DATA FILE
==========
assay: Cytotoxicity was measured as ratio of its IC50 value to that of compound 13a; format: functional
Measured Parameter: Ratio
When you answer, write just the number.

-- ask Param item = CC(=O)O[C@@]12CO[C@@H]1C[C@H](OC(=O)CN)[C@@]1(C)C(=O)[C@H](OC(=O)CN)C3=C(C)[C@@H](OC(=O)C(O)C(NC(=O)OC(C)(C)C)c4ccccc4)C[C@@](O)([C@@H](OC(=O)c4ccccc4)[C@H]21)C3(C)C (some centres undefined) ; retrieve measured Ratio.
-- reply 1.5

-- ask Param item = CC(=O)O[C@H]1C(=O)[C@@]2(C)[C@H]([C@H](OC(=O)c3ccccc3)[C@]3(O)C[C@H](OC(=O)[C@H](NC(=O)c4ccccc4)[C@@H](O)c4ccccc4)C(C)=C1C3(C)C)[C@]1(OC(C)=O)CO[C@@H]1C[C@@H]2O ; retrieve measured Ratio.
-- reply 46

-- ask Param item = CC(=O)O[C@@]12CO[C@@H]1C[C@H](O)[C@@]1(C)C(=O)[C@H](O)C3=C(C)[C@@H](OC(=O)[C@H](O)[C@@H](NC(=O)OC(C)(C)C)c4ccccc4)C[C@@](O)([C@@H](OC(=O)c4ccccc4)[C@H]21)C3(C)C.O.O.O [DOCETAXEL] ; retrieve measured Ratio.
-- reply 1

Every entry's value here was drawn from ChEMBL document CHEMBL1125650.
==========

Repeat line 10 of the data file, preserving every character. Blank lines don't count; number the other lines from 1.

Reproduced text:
Every entry's value here was drawn from ChEMBL document CHEMBL1125650.